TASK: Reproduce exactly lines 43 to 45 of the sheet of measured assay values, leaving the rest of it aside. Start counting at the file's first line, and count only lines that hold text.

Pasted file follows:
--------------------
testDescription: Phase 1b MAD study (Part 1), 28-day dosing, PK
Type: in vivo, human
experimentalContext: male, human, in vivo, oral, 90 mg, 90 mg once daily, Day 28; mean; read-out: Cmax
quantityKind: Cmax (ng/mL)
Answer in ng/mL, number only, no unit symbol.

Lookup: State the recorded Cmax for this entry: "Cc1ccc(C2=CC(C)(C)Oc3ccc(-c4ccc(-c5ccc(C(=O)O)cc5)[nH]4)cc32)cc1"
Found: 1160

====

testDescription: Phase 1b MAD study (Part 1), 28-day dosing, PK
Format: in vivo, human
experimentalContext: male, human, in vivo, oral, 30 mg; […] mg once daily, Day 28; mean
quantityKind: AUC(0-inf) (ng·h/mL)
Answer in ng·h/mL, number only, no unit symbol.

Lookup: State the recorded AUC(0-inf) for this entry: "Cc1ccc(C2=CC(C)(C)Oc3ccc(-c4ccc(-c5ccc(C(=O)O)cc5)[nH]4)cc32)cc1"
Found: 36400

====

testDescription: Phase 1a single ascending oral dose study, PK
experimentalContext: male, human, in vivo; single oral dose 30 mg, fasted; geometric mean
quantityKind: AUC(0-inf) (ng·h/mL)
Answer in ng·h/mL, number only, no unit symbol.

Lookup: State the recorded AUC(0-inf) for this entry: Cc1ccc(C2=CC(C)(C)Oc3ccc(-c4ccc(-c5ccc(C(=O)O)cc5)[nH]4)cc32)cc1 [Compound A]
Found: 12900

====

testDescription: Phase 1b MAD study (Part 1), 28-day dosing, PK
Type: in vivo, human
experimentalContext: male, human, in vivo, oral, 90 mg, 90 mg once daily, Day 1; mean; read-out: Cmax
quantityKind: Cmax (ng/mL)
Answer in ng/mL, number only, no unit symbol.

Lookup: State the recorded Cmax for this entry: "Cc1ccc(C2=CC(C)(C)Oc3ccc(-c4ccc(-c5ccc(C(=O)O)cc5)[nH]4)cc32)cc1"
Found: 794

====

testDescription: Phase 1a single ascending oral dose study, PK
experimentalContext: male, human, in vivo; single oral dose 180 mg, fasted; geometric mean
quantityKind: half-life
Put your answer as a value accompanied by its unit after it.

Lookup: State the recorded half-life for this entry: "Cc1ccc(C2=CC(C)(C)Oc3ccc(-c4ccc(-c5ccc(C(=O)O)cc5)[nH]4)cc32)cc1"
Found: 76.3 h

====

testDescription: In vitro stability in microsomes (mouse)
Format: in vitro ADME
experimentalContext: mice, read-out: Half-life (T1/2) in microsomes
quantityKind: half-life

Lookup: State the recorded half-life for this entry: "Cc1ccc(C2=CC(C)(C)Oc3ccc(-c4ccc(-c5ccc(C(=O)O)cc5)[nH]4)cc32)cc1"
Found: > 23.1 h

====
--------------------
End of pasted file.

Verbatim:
Lookup: State the recorded half-life for this entry: "Cc1ccc(C2=CC(C)(C)Oc3ccc(-c4ccc(-c5ccc(C(=O)O)cc5)[nH]4)cc32)cc1"
Found: > 23.1 h

====